I can highly recommend this hotel and will return myself to experience the excellent service standards of Tajness as Mr Vijay named it.
One of the reasons I relished my visit to Jodhpur is that it is because it’s a wanderer and a photographer’s paradise. The colours, textures, the architecture and the people are just some of the many reasons why it is a photo opportunity on every corner. I swear even the way that people languidly sit on their front steps is better than any professional model can pose. Women sweeping the roads and the trash wearing colourful saris to me just looks stunning.
At times, it feels like you are driving through a Hollywood set while you sit cocooned in the hotel car driving through the crowded streets, horns blaring to avoid hitting cows, dogs, and street vendors. Motorbikes everywhere, it’s a cacophony of sounds, smells and chaos, but somehow it all works. The roads are in an appalling state as the rains have created potholes and washed away the surfaces.
Umaid Bhawan Palace is another impressive landmark for the city and is the current home of The residence of Maharaja Gaj Singh II. It was built by his grandfather Maharaja Umaid Singh in 1929 to counter a famine which had hit the state at the time. It was also known as the Chittar Palace while being constructed thanks to the use of stones drawn from the Chittar Hill. The palace was designed by HV Lanchester, a renowned British architect, and was completed in 16 years. Built with sandstone and marble, the architecture of the palace is described as a blend of lndo-Saracenic, classical revival and Western art deco styles. It is recognised as one of the largest private homes in the world and also one of the more spectacular buildings. It is the only palace built in the 20th century.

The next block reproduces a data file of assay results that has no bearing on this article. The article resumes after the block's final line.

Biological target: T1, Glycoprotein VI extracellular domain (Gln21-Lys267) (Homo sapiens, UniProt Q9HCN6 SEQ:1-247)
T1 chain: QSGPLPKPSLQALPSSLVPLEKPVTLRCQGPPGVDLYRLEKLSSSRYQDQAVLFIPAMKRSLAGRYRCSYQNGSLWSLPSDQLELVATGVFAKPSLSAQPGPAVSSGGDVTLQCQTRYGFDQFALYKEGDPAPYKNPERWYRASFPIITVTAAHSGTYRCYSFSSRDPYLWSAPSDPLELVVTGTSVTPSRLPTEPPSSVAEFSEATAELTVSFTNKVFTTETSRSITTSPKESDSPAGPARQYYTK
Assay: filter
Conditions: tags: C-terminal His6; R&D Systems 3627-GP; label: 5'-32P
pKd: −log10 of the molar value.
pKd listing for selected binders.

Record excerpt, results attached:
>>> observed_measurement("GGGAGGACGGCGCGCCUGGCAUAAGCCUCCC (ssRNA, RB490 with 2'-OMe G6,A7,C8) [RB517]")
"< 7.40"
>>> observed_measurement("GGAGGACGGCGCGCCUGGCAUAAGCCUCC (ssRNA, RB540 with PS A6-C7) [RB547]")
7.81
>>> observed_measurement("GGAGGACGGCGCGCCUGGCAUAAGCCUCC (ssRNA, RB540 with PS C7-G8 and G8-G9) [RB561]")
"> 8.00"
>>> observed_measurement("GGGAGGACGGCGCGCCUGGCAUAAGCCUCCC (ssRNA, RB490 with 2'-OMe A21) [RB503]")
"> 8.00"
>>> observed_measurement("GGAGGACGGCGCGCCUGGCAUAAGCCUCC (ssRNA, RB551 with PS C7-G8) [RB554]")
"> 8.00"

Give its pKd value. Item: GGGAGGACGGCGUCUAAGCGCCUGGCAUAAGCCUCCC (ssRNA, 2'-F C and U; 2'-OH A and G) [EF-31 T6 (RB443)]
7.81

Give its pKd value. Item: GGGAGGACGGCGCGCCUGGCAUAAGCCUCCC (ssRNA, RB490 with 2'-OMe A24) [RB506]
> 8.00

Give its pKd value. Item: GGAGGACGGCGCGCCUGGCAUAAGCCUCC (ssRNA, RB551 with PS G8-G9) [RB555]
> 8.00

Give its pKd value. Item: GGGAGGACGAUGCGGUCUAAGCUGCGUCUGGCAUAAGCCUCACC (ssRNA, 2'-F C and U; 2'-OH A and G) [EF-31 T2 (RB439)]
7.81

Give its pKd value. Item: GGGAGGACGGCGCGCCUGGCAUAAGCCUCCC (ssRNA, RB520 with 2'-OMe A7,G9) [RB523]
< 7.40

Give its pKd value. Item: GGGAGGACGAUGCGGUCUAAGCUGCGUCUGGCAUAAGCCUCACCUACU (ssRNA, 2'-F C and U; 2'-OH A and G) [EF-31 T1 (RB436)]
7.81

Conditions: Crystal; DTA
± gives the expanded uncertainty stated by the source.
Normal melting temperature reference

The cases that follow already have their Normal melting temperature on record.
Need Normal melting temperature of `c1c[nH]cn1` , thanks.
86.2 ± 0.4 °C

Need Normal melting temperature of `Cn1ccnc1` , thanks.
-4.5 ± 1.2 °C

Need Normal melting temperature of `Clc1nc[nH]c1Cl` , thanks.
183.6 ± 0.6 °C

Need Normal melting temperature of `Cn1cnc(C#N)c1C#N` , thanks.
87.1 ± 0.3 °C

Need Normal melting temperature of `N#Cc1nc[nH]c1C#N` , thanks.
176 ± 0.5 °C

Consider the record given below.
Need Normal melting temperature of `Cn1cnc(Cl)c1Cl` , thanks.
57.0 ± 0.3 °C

However all around the state there are royal palaces that you can visit and even stay in. I was invited to stay in a fort called Rohet Garh about 40kms from Jodhpur city centre. Totally anonymous you would never know it was there if you were not delivered or collected. Rohet Garh is a 29 bedroom boutique hotel based in Rohet village some 40kms from the centre of Jodhpur.
The owners of Rohet Garh also own and operate Mihir Garh, the Fort of the Sun out in the desert perhaps 40 minutes or so from Rohet Village. This is a luxury resort hidden away far from the madding crowds with just 9 magnificent suites. I hope to get invited to stay there next time I visit Rajasthan to experience the solitude and unrivalled luxury that the resort offers.
There are 3/4 main seasons in Rajasthan summer which is so scorchingly hot that they close for 2 months in June and July, the rainy season which starts late July and runs to September and winter which I am told is warm sunshine during the day but the nights can get down to as low as 7C.
It was my first real foray into rural India but I loved it and I cannot wait to return to explore more. To meet the people and experience the sights, smells, sounds – a feast for the senses.